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Are snake venoms toxic to snakes?

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Do snakes bite other snakes and can they poison each other? Associate Professor Kevin Broady looks at what protective devices snakes have to avoid death by snake venom.     
Kevin Broady was puzzled by the finding that King brown snakes which feeds on other venomous snakes (brown snakes, tiger snakes), are not affected by their venom. Searching the literature he found a few clues about how the venom might be inhibited. It has been shown that venomous snakes in Europe (vipers) and the Americas (rattlesnakes) both had components in their blood that protect them against venoms of their own and sometimes of other species.

The venom only poses a threat if it enters the bloodstream and can travel to the nervous system.
Because venoms are essentially complex proteins, they are readily destroyed by digestive enzymes and so there is no danger of poisoning occurring once the venomous prey has been consumed. This is what makes it possible, for example, for the Taiwanese custom of drinking rice wine that contains snake venom or blood without any ill effects.

Kevin Broady's group studied Australian snakes, looking for similar protective mechanisms.
They found the serum from all the species studied (King brown snakes, tiger snakes, brown snakes and Inland Taipans) all contained similar protective molecules that inhibit the toxicity of venoms. This is perhaps not surprising given that all venomous Australian snakes belong to the Elapid family and their venoms have similar toxic components.

These inhibitors all act to block the toxicity of the same components in the venoms called phospholipases (PLA2s) which are enzymes that also have neurotoxicity. Because the inhibitors block the PLA2 molecules they are called PLA2 inhibitors.
Looking at the venoms from snakes across the world, they all contain varying proportions of these PLA2 compounds and these are the components that contribute to the extreme toxicity of the venom.

Interestingly phospholipases are a whole famly of enzymes that generally are not toxic. PLA2s are, for example, found in all mammals, in bile produced in the liver and help to break down fats, and are obviously not toxic at all. However, it seems that venomous snakes have found ways to modify the enzymes, making them toxic. In Australian snakes, PLA2s are major components of the venom because they are neurotoxic and so help in the capture of the snake's prey. Overseas, the PLA2 may be only a small component of the venoms which often contain compounds that rapidlty start to dissolve the tissues of the prey.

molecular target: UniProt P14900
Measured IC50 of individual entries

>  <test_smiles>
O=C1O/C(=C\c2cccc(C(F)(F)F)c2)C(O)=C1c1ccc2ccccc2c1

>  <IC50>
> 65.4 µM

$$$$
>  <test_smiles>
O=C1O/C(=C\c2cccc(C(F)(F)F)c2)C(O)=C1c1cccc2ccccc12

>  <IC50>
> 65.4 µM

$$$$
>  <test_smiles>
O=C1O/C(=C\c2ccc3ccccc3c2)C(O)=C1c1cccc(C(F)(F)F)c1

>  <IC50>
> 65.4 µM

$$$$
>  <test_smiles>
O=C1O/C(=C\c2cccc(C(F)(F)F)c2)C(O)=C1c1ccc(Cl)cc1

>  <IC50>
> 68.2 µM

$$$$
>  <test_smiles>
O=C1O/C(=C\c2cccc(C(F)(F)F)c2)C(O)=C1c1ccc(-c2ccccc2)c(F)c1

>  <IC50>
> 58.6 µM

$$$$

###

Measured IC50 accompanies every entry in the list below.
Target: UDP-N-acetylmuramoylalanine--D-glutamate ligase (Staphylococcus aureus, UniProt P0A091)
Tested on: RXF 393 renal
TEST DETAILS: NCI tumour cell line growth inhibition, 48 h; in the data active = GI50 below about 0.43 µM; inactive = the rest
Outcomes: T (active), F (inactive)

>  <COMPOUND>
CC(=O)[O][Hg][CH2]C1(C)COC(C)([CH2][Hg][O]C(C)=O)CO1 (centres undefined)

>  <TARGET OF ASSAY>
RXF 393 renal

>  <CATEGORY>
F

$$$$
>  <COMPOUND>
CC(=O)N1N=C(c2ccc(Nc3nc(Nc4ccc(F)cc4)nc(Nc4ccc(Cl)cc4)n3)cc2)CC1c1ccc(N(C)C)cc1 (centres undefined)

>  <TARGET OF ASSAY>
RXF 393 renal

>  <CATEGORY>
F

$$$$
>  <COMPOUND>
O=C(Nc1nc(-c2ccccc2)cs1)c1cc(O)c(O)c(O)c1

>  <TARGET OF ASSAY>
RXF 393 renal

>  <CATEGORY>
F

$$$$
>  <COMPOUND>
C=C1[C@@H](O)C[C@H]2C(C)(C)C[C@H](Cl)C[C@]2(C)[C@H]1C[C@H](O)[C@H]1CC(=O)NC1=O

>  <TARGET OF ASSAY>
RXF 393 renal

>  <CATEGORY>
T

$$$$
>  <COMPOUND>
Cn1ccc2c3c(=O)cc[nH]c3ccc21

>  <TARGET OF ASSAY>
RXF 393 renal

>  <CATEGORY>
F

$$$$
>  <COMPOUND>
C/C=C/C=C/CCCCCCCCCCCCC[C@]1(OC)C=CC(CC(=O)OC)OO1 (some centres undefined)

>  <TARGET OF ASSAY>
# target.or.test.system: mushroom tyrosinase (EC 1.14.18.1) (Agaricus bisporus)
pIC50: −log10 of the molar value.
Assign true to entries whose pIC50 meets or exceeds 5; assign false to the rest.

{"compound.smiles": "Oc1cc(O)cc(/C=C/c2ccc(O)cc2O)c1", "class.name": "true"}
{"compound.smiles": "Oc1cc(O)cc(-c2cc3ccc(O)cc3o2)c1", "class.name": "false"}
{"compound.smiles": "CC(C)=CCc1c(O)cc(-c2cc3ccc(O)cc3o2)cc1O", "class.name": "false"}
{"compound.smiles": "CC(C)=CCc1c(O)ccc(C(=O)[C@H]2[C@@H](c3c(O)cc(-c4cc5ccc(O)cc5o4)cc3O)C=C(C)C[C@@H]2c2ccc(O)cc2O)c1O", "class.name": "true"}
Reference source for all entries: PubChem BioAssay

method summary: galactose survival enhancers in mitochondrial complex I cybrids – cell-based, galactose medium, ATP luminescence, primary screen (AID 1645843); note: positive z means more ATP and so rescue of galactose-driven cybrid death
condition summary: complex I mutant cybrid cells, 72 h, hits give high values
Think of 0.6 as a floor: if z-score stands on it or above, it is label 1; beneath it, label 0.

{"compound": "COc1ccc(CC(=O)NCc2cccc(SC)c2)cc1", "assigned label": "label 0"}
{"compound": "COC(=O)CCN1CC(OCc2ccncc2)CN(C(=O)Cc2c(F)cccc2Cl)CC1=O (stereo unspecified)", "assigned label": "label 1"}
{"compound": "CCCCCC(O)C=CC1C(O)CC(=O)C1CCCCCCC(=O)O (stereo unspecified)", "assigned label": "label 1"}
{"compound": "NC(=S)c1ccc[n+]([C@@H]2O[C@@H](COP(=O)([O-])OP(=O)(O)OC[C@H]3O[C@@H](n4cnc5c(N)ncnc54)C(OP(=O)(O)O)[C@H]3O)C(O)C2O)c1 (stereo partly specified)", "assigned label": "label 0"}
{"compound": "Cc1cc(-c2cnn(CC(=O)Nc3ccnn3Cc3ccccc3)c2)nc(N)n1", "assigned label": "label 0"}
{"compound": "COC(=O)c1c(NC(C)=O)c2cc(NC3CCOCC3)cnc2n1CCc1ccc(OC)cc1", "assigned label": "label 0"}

All of the PLA2 inhibitors can be divided into three groups. The alpha group act against the PLA2s in vipers only, strongly inhibiting toxin from other vipers. The beta group are only found in one snake in Japan. The gamma group is found in Europe, the Americas and Australia.
Kevin Broady's group was interested in this group because they were much more universal in their ability to inhibit PLA2s and thought this might be a way to come up with a universal inhibitor or control agent for venoms.
The group worked mainly with the Tasmania triger snake and succeeded in isolating the active component and sequencing the molecule which is a large and complex protein. While it was initially hoped that this could be used to develop a universal antivenene or anti-inflammatory drug, unfortunately the complexity of the molecule does not allow this to occur. The way in which the molecules prevent the PLA2 acting seems to relate to them being large complex proteins which enables them, essentially, to swallow the venom PLA2, acting like a biological blotting paper for the venom.

Text: V.B. February 2009

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